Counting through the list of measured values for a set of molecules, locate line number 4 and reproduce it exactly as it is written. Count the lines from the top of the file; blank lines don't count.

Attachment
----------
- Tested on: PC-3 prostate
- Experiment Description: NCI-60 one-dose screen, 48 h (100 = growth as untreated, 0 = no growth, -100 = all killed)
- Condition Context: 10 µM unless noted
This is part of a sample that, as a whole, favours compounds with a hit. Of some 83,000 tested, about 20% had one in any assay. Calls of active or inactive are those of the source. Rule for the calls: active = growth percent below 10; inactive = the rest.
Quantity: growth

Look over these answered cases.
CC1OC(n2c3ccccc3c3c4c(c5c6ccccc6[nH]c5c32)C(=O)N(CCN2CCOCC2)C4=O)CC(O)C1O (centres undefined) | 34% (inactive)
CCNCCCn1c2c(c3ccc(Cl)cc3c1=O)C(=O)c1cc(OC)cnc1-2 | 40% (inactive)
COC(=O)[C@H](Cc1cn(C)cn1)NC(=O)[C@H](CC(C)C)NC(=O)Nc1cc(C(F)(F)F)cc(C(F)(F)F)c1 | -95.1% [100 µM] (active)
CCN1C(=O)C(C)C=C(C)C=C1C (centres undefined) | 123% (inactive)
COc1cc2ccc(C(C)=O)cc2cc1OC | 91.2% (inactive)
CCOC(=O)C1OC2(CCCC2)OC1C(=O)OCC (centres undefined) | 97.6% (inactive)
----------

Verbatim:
This is part of a sample that, as a whole, favours compounds with a hit. Of some 83,000 tested, about 20% had one in any assay. Calls of active or inactive are those of the source. Rule for the calls: active = growth percent below 10; inactive = the rest.